Bollywood’s weakness for foreign locales gets the ultimate French twist in “Befikre,” a Paris-set contemporary romance that asks the age-old question: Can casual sex between friends ever really be separated from love? Director-scripter Aditya Chopra’s first film without Shah Rukh Khan aims so hard to be in tune with current mores – kisses and rumpled bed sheets are as common as papadums at an Indian street fair – that it screams “today!” in every scene, yet the energy level is kept...
Aditya Chopra is an enigmatic and influential figure in the Indian media industry that refuses to be voluntarily photographed and yet is responsible for content that influences millions. As a producer, Chopra has the deciding word in the greenlighting process, and this has held true for the 60 odd projects that he has produced.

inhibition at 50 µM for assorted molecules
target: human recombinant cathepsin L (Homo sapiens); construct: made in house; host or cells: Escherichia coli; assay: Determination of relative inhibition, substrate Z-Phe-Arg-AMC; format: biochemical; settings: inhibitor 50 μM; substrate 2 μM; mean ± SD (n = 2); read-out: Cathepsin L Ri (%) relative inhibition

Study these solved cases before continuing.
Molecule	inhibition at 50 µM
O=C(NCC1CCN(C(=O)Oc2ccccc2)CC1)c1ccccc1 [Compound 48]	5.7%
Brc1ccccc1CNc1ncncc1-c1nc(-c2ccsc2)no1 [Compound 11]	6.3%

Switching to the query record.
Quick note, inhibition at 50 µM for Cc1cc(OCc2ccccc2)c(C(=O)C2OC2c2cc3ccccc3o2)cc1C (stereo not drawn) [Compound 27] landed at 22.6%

This personal touch has resulted in some of the biggest hits in the history of Indian cinema including “Sultan,” “Dhoom 3” and “Ek Tha Tiger.” Chopra has kept the family-owned company closely held, thus avoiding the risks of corporatization that has seen some Indian studios cease operations. Major upcoming releases include “Thugs of Hindostan” and “Tiger Zinda Hai.”
The television unit that Chopra began in 2010 never really found its feet and subsided quietly. However, his youth-facing Y-Films has been a major success on YouTube with series like “Love Shots” and “Bang Baajaa Baaraat.”
Chopra also has an unerring eye for spotting new acting talent and is responsible for introducing Ranveer Singh, Anushka Sharma and Arjun Kapoor, who are well-established Bollywood stars today.
Chopra debuted as director with “Dilwale Dulhania Le Jayenge” in 1995, an enormous box office success that has been playing in a Mumbai cinema for 21 consecutive years, and has been a huge influence on a generation of filmmakers. He made a comeback as director eight years after 2008’s “Rab Ne Bana Di Jodi,” in 2016 with “Befikre,” a modern rom-com that is the antithesis to the traditional romance of “Dilwale Dulhania Le Jayenge.”